What is Mobile-First Indexing? 9 Things You Must Know!

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Mobile-First Indexing was developed in response to users' mobile browsing and search needs.

Mobile-First Indexing is the mechanism by which Google favors using the mobile version of content for indexing and ranking. Google has started this mechanism since 2016. Last year (2020), Google made 100% mobile priority.

Ảnh lưu trữ miễn phí về biểu tượng, cận cảnh, điện thoại

This also means that individuals and companies based on Google need to optimize content to meet mobile devices.

Google defines Mobile-First Indexing
The article will have useful content for you:

What is Mobile-First Indexing?
9 things you need to know about Mobile-First Indexing

What is Mobile-First Indexing?

63% of search traffic in the US originates from mobile devices in 2019. This is really not a small number. Obviously, the big Google also realizes this and prioritizes the web version for mobile phones.

They implemented this prioritization process using Mobile-First Indexing.

Here you sound quite complicated, right! But actually preemptive indexing is quite simple. Google itself has mentioned this issue as follows:

“Mobile-First Indexing means Google mainly uses the mobile version of the content for indexing and ranking.”

Translated as:

“Mobile-First Indexing means that Google primarily uses the mobile version of content for indexing and ranking.”

Previously, Googlebot mainly used the desktop version to determine the relevance of a page to a search query. However, this changed when Mobile-first Indexing was born.

In case your business has the same desktop version and mobile version. Mobile-First Indexing really shouldn't cause too many problems. On the contrary, if these two versions are different, you need to adjust a lot. This is also the default, if the website is still not designed to be mobile-friendly, it will have quite a negative impact on your own website.

Even if you don't think it's unnecessary. You still need to understand what Mobile-First Indexing is and how it works. Understanding and mastering one of the important categories of this Technical SEO will help you navigate your website properly.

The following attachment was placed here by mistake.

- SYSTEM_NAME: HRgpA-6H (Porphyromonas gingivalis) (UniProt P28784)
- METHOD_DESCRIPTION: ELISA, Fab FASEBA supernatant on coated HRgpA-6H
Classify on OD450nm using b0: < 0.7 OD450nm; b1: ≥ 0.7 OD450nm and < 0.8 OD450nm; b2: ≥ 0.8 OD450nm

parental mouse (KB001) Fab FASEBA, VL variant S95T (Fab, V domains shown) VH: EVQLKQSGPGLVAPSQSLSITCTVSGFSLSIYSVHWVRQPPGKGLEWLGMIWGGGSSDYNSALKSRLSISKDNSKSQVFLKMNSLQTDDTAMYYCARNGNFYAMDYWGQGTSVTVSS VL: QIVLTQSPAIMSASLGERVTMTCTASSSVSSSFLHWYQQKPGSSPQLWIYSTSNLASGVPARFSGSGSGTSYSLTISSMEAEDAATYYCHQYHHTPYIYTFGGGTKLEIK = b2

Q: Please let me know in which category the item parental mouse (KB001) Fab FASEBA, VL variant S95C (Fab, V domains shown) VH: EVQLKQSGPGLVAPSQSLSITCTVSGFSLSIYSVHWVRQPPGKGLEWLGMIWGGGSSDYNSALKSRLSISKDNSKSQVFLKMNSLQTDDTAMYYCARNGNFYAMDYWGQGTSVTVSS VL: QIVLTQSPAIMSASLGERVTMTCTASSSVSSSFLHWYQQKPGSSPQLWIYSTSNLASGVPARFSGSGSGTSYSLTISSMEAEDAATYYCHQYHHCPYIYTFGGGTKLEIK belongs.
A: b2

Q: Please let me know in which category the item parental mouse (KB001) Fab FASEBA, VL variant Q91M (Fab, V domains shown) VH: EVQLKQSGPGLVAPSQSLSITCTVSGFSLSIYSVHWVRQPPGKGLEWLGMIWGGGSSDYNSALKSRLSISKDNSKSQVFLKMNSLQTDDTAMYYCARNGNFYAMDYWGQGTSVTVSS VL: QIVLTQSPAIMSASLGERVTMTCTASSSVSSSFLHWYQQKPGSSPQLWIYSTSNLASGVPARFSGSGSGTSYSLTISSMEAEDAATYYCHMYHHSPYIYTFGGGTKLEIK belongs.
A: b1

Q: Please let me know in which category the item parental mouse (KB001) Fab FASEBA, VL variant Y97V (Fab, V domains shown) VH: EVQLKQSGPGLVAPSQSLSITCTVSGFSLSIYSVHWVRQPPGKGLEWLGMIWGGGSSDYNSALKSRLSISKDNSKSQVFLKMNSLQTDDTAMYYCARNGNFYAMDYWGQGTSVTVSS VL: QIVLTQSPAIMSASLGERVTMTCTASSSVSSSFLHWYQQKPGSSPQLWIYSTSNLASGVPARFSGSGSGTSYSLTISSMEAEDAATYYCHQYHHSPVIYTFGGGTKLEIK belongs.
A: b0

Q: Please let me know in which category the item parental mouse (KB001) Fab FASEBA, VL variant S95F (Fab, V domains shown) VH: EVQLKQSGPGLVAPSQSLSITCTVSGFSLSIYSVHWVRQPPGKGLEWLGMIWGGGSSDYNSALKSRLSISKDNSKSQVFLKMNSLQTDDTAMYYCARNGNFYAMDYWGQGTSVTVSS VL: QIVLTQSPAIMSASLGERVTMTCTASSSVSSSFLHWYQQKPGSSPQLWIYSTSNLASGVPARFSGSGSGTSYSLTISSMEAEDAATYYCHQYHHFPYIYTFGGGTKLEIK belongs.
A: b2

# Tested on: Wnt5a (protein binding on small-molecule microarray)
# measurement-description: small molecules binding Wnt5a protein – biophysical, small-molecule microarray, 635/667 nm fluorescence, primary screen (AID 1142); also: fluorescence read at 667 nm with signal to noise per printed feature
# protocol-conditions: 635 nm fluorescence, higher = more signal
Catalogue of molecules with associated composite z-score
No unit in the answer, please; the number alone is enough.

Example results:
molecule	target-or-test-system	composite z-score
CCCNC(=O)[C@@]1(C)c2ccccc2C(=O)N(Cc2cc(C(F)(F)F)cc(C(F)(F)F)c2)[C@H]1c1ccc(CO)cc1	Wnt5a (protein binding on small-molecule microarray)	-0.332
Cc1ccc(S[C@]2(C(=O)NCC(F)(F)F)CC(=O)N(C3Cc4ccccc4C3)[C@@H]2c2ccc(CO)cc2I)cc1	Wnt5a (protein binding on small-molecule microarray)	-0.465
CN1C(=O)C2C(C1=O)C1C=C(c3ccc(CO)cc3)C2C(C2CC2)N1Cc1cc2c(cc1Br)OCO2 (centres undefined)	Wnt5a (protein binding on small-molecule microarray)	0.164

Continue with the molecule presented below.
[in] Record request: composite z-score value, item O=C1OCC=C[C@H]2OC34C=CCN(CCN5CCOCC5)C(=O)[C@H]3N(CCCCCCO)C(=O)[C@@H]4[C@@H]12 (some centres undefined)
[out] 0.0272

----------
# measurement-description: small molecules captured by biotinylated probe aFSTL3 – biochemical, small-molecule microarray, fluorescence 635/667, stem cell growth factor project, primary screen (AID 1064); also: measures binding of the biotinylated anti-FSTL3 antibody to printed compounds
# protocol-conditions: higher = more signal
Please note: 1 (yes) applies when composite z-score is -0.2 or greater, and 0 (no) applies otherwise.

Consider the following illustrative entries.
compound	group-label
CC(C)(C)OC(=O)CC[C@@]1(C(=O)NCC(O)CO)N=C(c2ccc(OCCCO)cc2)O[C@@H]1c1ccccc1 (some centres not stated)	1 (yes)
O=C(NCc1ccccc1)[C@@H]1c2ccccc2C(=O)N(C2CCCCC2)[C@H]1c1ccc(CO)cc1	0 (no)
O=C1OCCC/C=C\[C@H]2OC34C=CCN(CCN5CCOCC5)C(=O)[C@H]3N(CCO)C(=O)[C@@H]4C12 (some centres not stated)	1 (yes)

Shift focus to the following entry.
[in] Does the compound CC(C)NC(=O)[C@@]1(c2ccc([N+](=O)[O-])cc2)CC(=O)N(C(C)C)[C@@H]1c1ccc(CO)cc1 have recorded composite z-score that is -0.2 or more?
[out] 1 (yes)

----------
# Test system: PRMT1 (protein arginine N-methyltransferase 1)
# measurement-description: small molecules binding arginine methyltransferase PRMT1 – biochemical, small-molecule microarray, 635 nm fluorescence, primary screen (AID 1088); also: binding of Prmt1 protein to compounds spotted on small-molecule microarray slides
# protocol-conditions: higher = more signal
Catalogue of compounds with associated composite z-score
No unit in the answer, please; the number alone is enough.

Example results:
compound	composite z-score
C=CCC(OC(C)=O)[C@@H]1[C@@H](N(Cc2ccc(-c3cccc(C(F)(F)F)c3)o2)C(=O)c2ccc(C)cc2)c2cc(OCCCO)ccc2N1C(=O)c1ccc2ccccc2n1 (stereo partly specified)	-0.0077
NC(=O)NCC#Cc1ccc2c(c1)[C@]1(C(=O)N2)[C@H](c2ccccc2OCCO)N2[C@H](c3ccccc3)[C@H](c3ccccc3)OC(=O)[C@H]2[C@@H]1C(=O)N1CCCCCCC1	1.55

“Only 13% of websites retain the same position across different devices,” a 2019 study revealed. That is, if your website ranks at number 3 in the desktop search table, when users search on mobile devices, it may be in a lower or higher position.

Therefore, improving the friendliness of the website with different devices (especially mobile devices) is very important.

9 Things you need to know about Mobile-First Indexing

If you are an SEO-er, you must have a good understanding of Mobile-First Indexing.

Because once you get the gist of this mechanism and know how it affects your website's organic visibility, you'll find that a mobile-first adjustment is necessary.

The 9 things you need to know about the Mobile-First Indexing feature below will help you check if your website is optimized for mobile devices. From there you can find the problems that exist and fix them.

1. Check if the website has switched to Mobile-First Indexing or not?

Although most websites are automatically converted to Mobile-First Indexing. However, you should also check if your site has been moved.

If the site has moved to Mobile-First Indexing, there will be a message in Google Search Console as follows:

switch to Mobile-first index

Notice from Google Search Console when website moves to Mobile-First Indexing
If you have not received this message, you can confirm it by going to Search Console and entering the page URL in the search field as shown below:

URL inspection tool from Google search console

Go to Search Console and enter the site URL
The page will return the following results:

chuyển sang mobile first index

Google Search Console illustration
Pay attention to the line “Crawled as: Googlebot smartphone”. It means that the site has switched to Mobile-First Indexing already!

2. You cannot turn off Mobile-First Indexing

You need to know that once a website has switched to Mobile-First Indexing, it cannot be undone. There's no way to turn it off and it's not possible to manually switch it either. Only Google can do this.

Therefore, make sure that you design your website in a Mobile-First direction. Calculate and review how the page looks to mobile users. Do not rush! Not every website needs to make major changes.

Mobile-First website design illustration